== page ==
When jurisdictions share knowledge, everyone benefits
When a team from the Florida Department of Highway Safety and Motor Vehicles set out to implement AAMVA’s State-to-State (S2S) Verification Service last summer, the Florida team’s leaders looked for an edge that could ensure a smooth adoption and help anticipate potential issues.
Dozens of states have successfully joined the S2S network since Wisconsin inaugurated the program in 2015, which checks to see whether driver’s license applicants already hold licenses or identification cards from other states. Still, implementing any complex, networked tech product is a daunting undertaking, with plenty of quirks, bugs and hiccups that could impede the rollout. The members of the Florida team wanted to dive into the details that had helped propel mature S2S implementations to success, and in September they figured out a way to do it: a site visit to their colleagues in Madison, Wisconsin.
The two-day trip was funded by AAMVA’s Jurisdiction to Jurisdiction Learning Visits program, which promotes cross-jurisdictional collaboration.
“Wisconsin has a nice, mature program, and this was just a huge benefit for the folks on our business side to meet the team from Wisconsin, and to get an idea of what they do and how they prioritize their work,” says Richie Frederick, deputy director of the Florida Department of Highway Safety and Motor Vehicles.
The Florida team came with a detailed agenda that covered topics ranging from the system’s user interface to how to resolve duplicates. The packed agenda was designed in part to ensure that the teams covered all the key bases, and in part because “we were all a little worried that we might get there and not have two days worth of stuff to fill,” says Frederick.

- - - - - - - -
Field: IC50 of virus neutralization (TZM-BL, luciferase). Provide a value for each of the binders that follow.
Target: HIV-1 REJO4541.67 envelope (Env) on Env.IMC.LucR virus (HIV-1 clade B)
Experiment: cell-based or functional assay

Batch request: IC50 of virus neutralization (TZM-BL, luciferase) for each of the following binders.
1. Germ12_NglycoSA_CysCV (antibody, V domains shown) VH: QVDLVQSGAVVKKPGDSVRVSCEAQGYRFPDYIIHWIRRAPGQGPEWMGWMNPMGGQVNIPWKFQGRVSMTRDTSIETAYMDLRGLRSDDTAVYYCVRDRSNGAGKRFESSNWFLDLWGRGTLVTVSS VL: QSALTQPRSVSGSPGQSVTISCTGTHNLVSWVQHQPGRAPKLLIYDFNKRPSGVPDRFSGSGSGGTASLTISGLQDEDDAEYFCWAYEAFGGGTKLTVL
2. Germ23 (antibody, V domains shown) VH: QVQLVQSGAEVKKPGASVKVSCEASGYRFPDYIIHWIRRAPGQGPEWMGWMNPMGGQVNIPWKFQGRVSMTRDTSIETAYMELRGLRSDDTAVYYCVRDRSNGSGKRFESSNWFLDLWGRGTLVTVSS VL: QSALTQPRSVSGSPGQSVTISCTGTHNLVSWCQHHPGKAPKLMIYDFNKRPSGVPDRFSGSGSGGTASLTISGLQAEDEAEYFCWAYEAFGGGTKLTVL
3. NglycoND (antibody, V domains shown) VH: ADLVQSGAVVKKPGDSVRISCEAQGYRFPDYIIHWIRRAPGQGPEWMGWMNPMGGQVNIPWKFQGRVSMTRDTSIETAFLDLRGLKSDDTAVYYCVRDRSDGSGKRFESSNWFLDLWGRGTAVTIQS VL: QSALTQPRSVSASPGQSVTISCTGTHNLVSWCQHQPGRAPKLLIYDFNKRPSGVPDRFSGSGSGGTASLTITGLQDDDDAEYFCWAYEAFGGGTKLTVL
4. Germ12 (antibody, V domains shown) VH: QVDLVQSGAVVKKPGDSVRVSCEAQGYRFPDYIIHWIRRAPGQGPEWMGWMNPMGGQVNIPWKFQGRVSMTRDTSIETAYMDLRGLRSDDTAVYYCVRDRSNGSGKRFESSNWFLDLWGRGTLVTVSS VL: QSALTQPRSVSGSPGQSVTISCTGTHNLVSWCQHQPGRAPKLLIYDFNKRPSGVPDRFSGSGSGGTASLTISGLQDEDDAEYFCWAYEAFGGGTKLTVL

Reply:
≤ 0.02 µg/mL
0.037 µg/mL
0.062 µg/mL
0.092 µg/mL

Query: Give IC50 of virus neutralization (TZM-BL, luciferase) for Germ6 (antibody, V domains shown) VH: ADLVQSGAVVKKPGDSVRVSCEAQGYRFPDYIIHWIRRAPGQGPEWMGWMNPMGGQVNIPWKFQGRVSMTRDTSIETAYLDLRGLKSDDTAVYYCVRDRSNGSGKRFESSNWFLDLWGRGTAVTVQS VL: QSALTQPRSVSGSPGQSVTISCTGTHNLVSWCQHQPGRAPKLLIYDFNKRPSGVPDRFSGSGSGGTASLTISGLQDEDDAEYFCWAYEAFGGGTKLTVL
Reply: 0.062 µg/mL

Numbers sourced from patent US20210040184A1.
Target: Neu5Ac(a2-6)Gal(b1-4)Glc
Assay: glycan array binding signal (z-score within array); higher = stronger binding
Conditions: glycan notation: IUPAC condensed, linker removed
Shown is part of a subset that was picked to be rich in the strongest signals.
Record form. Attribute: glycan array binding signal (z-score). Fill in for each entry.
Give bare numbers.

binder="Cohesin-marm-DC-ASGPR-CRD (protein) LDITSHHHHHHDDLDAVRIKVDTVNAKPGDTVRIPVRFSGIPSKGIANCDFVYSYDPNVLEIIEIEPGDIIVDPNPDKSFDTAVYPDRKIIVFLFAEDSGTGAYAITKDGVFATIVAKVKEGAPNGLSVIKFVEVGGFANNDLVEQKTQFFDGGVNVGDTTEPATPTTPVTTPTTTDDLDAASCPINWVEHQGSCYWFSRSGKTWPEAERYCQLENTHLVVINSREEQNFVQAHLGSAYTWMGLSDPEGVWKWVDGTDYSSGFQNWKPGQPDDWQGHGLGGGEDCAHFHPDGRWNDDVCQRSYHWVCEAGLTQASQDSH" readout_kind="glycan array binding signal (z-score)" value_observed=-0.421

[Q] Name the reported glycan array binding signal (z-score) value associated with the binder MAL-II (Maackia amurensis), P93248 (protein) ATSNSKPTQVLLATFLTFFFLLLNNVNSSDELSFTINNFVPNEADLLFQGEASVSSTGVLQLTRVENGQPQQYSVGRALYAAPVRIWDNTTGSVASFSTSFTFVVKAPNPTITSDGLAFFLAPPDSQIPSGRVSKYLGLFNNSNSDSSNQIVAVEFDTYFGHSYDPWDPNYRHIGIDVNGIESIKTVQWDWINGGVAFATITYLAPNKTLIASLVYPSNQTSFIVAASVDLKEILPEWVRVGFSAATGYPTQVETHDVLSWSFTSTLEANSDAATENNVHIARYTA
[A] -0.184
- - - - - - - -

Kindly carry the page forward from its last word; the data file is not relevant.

That turned out not to be a thing.
“Once we got into the room and just started talking, the agenda kind of went out the window because we had such good collaboration and discussion and we were just bouncing back and forth,” Frederick says.
There were takeaways on topics ranging from stakeholder outreach to office logistics. The Florida team noted, for example, how many of Wisconsin’s S2S employees have three computer monitors, ensuring consistent visibility into multiple aspects of the system.
The learning also flowed in both directions, as the Wisconsin delegation learned a few things from their Florida counterparts.
“It wasn’t just us spewing knowledge—there was quite a bit of back and forth,” says Cara Schamun, motor vehicle program specialist in the Wisconsin Department of Transportation’s Citations and Withdrawals unit.
Given that collaboration is at the heart of S2S, perhaps it’s to be expected that the Wisconsin team welcomed the opportunity to give their Florida peers a peek inside their operation—not to mention feeding them Wisconsin staples such as cheese curds and kringle. Still, the team also embraced the chance to showcase Midwestern hospitality as well as its S2S expertise.
“This was a fantastic opportunity to meet new people and learn different ways of doing things,” says Michael Madden, supervisor of the Wisconsin Department of Transportation’s Citations and Withdrawals unit. “Building relationships from different states is key in order to ensure that we’re successful, because if we are all in this together, then we’re going to be able to solve a lot more problems.”
Now, the teams are considering getting together again in Florida, as well as scheduling visits with colleagues in other states. And as of this publication date, Florida completed a successful S2S implementation rollout in January.
Thanks to the Wisconsin visit, “we got rid of that fear of the unknown,” says Florida’s Frederick. A successful S2S implementation “is going to take time, but now our staff has seen that it can be done, and can be done well. That was hugely beneficial.”